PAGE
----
About 30 minutes out of Mudgee in New South Wales, and maybe ten minutes from each other, are two National treasures.
The first is Hands on rock, a long wall face with hand imprints made hundreds of years ago by local aboriginal people. The walk in is almost eerie and there is a real presence here, a feeling of serenity and untamed beauty. Wild and crooked branches grow up out of the ground and rocks seem piled into turrets and towers, reminiscent of crumbled English castles.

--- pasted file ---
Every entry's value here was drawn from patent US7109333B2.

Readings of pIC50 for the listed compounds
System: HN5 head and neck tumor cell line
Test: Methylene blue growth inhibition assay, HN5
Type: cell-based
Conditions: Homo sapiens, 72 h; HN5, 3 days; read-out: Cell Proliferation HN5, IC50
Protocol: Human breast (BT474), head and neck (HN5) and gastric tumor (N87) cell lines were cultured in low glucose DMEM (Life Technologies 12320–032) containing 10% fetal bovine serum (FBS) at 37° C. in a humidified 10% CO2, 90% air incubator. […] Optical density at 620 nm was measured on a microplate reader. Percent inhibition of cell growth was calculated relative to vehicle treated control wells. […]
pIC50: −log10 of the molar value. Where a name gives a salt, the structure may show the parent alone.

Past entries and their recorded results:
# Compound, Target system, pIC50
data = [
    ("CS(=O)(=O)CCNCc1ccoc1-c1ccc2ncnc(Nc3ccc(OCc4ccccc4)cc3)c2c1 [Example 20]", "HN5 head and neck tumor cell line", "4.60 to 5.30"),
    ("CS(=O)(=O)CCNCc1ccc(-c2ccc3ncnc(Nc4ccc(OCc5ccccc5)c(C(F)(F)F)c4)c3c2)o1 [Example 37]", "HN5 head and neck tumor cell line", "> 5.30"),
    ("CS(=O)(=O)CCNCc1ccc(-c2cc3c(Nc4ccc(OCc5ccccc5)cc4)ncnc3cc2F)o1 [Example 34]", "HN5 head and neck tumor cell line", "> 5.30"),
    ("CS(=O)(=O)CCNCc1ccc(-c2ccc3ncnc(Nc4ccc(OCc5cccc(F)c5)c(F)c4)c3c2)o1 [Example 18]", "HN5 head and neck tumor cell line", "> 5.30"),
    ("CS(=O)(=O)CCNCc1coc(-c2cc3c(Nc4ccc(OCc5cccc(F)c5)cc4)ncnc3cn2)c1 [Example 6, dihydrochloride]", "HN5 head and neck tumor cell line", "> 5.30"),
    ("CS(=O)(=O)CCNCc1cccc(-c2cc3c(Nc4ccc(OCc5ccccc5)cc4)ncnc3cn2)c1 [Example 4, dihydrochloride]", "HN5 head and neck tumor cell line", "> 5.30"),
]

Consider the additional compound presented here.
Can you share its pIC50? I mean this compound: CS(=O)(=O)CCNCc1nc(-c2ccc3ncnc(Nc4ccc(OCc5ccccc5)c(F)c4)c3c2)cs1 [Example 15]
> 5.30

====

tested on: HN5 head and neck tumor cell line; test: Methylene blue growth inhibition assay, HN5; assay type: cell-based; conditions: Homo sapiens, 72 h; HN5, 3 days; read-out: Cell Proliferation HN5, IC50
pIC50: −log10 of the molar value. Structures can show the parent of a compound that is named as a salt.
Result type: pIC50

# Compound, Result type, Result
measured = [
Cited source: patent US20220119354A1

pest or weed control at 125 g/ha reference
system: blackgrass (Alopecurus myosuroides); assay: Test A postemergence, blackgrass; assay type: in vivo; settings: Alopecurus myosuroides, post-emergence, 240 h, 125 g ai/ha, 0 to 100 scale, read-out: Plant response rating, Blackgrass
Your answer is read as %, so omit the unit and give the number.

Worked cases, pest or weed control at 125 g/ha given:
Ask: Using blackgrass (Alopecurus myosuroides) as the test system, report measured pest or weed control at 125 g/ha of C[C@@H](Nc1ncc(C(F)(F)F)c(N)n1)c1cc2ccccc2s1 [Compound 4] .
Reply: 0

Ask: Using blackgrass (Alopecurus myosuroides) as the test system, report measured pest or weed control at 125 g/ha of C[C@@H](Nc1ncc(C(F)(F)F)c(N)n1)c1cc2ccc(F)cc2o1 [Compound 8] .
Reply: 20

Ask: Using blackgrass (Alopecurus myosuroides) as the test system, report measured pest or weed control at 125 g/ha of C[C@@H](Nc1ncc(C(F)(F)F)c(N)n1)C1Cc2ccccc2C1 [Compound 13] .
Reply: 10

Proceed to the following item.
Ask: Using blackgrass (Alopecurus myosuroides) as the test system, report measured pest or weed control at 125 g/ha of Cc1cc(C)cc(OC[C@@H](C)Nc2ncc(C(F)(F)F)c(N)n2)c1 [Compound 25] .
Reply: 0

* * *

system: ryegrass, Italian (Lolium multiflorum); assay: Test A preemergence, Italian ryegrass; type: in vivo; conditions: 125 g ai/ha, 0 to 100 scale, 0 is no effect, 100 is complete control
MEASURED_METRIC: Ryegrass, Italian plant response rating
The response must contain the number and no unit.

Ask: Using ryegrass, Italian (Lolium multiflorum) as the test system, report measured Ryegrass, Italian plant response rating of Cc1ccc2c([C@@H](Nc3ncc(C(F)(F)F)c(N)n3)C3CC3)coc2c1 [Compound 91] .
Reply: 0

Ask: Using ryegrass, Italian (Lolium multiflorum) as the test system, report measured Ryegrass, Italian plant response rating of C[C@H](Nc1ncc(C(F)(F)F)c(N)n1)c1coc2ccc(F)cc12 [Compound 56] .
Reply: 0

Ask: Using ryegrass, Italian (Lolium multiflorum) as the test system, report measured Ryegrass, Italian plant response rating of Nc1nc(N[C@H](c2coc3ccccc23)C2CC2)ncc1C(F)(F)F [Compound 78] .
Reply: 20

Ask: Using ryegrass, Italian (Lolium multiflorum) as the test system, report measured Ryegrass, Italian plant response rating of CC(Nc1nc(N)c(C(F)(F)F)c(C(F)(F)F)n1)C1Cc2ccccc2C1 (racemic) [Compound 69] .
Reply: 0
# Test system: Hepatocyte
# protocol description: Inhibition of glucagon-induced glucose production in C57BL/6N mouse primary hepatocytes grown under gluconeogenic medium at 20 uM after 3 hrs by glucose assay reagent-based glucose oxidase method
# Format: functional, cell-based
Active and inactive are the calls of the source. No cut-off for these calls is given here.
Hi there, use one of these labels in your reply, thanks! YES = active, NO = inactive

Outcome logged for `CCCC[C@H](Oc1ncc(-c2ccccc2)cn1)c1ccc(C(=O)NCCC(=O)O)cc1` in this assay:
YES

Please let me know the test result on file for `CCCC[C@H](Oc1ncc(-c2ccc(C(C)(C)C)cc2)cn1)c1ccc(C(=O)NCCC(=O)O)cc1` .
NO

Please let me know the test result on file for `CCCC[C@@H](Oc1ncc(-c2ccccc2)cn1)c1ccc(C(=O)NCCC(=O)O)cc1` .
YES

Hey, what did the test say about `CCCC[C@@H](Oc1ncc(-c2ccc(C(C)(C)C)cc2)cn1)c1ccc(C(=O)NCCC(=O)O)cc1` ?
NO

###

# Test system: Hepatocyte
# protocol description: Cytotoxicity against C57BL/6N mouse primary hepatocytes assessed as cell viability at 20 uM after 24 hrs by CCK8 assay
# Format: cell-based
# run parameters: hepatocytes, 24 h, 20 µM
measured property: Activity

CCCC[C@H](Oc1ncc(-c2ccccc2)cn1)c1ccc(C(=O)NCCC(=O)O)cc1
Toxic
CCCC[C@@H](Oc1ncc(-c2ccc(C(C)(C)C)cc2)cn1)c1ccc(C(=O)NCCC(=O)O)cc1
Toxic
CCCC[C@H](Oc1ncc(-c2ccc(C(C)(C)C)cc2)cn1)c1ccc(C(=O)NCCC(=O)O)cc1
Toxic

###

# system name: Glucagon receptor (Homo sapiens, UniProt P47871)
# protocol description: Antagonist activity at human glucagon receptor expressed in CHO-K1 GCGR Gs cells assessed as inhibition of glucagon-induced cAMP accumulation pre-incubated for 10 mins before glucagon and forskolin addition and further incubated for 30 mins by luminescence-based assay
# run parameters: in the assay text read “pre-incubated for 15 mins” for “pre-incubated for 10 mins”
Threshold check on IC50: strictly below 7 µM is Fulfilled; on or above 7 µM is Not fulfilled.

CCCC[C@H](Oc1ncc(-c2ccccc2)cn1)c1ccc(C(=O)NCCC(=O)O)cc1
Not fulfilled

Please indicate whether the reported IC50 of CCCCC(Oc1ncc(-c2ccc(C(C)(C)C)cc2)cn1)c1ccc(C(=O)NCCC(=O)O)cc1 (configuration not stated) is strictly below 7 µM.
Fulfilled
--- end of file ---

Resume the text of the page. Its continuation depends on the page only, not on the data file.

The other formation is called The Drip. It is a large curved, pancake layered cliff wall with enough water flowing over it to keep it green and mossy. At the bottom is a pool of water littered with rocks.
The walk into this location is a feature in itself. I took photos of giant boulders, scattered along the stream like giants bowling balls, rocks with pockmark type holes I dubbed Swiss Cheese Rocks, and another looking suspiciously like a skull.
I was in Mudgee for weeks before I heard of these locations. Even friends who lived locally had not mentioned them. I think they were some of the most stunning I have ever seen. Phil, who has lived in Australia all his life says there are many, many more across the country.